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Cuba mental hospital deaths remain mystery

 

Fernando Ravsberg, BBC, in Havana Times

 

She’s Nelly Lopez, a mother destroyed by the death of her son, Fernando Comas, who was a patient at the Havana psychiatric hospital.  She has been waiting a year for the official explanation but has received only the most appalling rumors.

 

With a voice broken by her crying, she recounted to us how she lives in uncertainty.  She says she’s asked everyone, but no one has given her an answer about the death of her son, who was mentally ill since he was a little boy and “what I loved most.”

 

Looking for the truth, no matter how cruel it might be, is the duty of the authorities.  It is their responsibility to inform her about the crime and the legal measures taken against the murderers.  However she’s now 78 and most likely will die with doubt nailed in her chest.

 

The relatives of the victims are those who have the greatest right, but they are not the only ones demanding an explanation.  In the blog “Joven Cuba,” produced at the University of Matanzas (Cuba), this matter is described as the government’s pending debt to the citizenry.

 

These revolutionary youth are openly demanding authorities “explain to the people (as the investigation advances) what happened at the Mazorra Psychiatric Hospital and the measures they have taken with regard to those responsible.”

 

Even the journalist and Cuban State Security agent David Orrio demanded the national media investigate the case.  One year ago he expressed his “well-founded suspicions” concerning several contradictions that have still not been clarified.

 

Obviously this is not a campaign led by the “Miami mafia” of “imperialism” or by the “corporate press.”  No, it is a demand made by all Cubans I know, without exception, and firstly by the relatives of the victims.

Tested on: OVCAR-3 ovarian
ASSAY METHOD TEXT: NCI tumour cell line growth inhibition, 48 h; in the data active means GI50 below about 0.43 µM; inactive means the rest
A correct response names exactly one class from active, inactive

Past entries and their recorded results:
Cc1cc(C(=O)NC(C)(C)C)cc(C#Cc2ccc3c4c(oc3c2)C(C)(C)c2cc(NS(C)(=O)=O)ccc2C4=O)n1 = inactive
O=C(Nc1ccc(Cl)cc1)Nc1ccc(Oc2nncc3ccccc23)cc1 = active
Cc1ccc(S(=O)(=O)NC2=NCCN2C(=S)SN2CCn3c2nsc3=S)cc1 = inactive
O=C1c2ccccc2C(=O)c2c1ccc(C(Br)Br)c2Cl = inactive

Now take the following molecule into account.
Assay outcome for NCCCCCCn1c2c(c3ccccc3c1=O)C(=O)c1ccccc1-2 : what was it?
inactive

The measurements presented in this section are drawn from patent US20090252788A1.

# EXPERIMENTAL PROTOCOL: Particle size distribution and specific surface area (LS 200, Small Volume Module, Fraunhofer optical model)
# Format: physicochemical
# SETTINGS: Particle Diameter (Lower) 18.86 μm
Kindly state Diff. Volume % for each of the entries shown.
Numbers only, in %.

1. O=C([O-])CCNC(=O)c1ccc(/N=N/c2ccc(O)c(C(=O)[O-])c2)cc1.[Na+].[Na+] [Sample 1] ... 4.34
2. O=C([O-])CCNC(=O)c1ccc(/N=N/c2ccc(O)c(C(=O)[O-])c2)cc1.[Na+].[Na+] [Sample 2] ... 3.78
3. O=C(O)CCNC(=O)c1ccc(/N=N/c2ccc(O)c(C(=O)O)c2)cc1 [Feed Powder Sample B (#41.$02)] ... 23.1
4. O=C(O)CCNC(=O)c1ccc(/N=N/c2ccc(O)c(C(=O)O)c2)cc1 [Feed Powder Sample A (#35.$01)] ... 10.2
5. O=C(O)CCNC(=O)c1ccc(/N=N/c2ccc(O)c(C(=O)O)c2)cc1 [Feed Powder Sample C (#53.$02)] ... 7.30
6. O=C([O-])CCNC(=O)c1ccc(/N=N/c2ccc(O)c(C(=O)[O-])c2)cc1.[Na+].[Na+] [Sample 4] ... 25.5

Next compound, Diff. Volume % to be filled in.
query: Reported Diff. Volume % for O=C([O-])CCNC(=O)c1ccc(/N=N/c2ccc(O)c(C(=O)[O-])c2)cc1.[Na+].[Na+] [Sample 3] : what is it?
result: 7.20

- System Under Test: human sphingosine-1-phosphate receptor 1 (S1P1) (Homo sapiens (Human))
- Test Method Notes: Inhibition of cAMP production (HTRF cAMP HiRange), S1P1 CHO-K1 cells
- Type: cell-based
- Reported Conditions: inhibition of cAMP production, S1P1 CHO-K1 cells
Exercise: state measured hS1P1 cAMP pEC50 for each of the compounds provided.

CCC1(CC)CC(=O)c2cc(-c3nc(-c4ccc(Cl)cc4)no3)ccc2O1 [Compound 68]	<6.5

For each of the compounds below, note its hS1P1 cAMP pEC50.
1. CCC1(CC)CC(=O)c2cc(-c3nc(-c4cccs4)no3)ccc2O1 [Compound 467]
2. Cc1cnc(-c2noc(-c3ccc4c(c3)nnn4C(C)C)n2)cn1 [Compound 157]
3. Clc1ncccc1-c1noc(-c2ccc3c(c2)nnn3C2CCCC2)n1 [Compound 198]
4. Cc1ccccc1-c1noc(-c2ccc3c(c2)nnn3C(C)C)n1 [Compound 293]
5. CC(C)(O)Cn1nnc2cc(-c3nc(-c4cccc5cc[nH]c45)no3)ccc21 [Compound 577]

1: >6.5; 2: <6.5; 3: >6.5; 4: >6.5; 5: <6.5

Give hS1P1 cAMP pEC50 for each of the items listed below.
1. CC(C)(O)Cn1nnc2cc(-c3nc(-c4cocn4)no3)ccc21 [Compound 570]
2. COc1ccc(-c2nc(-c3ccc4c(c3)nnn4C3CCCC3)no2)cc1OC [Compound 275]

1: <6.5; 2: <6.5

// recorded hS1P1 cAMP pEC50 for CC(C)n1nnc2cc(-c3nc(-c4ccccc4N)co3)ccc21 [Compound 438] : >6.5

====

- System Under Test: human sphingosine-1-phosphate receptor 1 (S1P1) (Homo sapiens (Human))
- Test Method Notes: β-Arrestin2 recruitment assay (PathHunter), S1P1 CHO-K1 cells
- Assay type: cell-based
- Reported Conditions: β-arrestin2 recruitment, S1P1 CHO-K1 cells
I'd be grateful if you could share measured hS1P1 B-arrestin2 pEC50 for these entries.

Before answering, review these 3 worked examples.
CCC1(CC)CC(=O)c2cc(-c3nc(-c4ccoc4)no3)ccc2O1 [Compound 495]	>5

Stealing from the victims

 

They have asked me not to use the word “crime,” but I haven’t been able to come up with another term that defines the action better for killing people who are mentally ill through the use of hunger and cold to steal from them.  It was such a cruel act that no one should benefit from extenuated words.

 

This involved more than 30 Cubans who were murdered by soulless speculators, but the most serious part was that it happened under the eyes of neighborhood residents, medical personnel, union leaders and activists of the party and the communist youth organization.

 

This is why for many citizens it isn’t enough that those principally responsible go to prison.  They believe the way to prevent something like this in the future is through an in-depth analysis of what caused people across the board to participate.

 

This makes a good bit of sense since the most effective form of justice is preventive, that which generates conscience among citizens and fear within potential criminals, something that is only achieved when the punishment — legal and moral — is made publically known.

 

Nevertheless, up to now there have only been contradictory rumors.  Concerning the main person implicated, for example, some say he was sentenced to 10 years in prison, while others swear they saw him on the news boarding an airplane bound for Venezuela.

 

Government stonewall on information

 

With a year having passed since this cruel event, and after having tried to obtain the official version from the authorities on the progress of the investigation and the legal measures taken, I requested interviews with the ministries of Public Health and Justice.  They never responded.

 

However municipal political leaders did in fact visit some of the relatives of the dead and their neighbors, but this was to “orient them” not to give us any more interviews because we’re “counter-revolutionaries” interested in defaming Cuba.

 

They weren’t very successful.  The citizens — even a member of the Cuban Communist Party — spoke with us again, though this time anonymously.  They criticized the pressuring tactics, expressed the fact that they still haven’t received any information and asked us to continue writing about the crime.

 

The problem is that “secretismo” has few supporters in this case.  The fact that even Cuban revolutionaries are openly asking for greater transparency is a good barometer for measuring the political cost being paid for the silence.

 

It seems they’re beginning to demonstrate the thought of philosopher Friedrich Nietzsche, who warned us that “all truths that are kept quiet become poisonous.”